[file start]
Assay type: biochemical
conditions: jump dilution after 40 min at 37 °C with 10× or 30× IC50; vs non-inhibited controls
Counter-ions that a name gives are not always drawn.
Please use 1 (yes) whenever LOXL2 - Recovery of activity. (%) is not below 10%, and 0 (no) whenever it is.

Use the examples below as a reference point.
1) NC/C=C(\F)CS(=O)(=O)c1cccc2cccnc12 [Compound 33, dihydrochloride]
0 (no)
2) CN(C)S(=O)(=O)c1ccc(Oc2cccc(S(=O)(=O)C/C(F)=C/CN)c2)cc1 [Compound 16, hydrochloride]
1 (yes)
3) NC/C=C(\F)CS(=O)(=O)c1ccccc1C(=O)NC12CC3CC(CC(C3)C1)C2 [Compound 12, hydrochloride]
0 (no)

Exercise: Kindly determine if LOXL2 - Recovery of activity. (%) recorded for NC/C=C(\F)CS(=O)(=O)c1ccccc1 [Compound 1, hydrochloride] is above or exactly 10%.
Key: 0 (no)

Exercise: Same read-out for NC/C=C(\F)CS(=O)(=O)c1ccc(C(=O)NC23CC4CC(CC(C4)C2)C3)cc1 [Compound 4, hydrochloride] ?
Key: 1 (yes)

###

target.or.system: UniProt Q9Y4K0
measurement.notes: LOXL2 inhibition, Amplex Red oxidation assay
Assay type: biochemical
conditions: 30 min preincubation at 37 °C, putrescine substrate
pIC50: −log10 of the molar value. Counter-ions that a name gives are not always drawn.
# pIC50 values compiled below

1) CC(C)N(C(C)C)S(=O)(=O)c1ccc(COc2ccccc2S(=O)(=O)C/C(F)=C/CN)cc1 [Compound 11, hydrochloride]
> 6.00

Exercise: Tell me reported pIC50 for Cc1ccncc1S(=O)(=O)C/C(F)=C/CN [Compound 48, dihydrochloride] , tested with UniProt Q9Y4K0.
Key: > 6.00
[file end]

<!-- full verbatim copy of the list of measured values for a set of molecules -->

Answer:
Assay type: biochemical
conditions: jump dilution after 40 min at 37 °C with 10× or 30× IC50; vs non-inhibited controls
Counter-ions that a name gives are not always drawn.
Please use 1 (yes) whenever LOXL2 - Recovery of activity. (%) is not below 10%, and 0 (no) whenever it is.

Use the examples below as a reference point.
1) NC/C=C(\F)CS(=O)(=O)c1cccc2cccnc12 [Compound 33, dihydrochloride]
0 (no)
2) CN(C)S(=O)(=O)c1ccc(Oc2cccc(S(=O)(=O)C/C(F)=C/CN)c2)cc1 [Compound 16, hydrochloride]
1 (yes)
3) NC/C=C(\F)CS(=O)(=O)c1ccccc1C(=O)NC12CC3CC(CC(C3)C1)C2 [Compound 12, hydrochloride]
0 (no)

Exercise: Kindly determine if LOXL2 - Recovery of activity. (%) recorded for NC/C=C(\F)CS(=O)(=O)c1ccccc1 [Compound 1, hydrochloride] is above or exactly 10%.
Key: 0 (no)

Exercise: Same read-out for NC/C=C(\F)CS(=O)(=O)c1ccc(C(=O)NC23CC4CC(CC(C4)C2)C3)cc1 [Compound 4, hydrochloride] ?
Key: 1 (yes)

###

target.or.system: UniProt Q9Y4K0
measurement.notes: LOXL2 inhibition, Amplex Red oxidation assay
Assay type: biochemical
conditions: 30 min preincubation at 37 °C, putrescine substrate
pIC50: −log10 of the molar value. Counter-ions that a name gives are not always drawn.
# pIC50 values compiled below

1) CC(C)N(C(C)C)S(=O)(=O)c1ccc(COc2ccccc2S(=O)(=O)C/C(F)=C/CN)cc1 [Compound 11, hydrochloride]
> 6.00

Exercise: Tell me reported pIC50 for Cc1ccncc1S(=O)(=O)C/C(F)=C/CN [Compound 48, dihydrochloride] , tested with UniProt Q9Y4K0.
Key: > 6.00